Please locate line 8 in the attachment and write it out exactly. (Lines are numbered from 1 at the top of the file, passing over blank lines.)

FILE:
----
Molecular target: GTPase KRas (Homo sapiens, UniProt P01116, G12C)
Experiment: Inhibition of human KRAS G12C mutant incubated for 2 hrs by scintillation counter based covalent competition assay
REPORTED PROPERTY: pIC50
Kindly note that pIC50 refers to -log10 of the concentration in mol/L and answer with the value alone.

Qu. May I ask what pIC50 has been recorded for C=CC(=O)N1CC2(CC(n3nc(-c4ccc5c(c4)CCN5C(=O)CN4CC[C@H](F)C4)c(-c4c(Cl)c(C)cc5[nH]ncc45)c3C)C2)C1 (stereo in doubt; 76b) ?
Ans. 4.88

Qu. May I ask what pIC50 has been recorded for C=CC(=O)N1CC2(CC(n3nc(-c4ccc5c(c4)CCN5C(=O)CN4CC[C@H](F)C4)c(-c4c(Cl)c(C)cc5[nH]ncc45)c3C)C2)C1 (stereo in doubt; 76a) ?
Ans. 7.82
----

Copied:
Ans. 7.82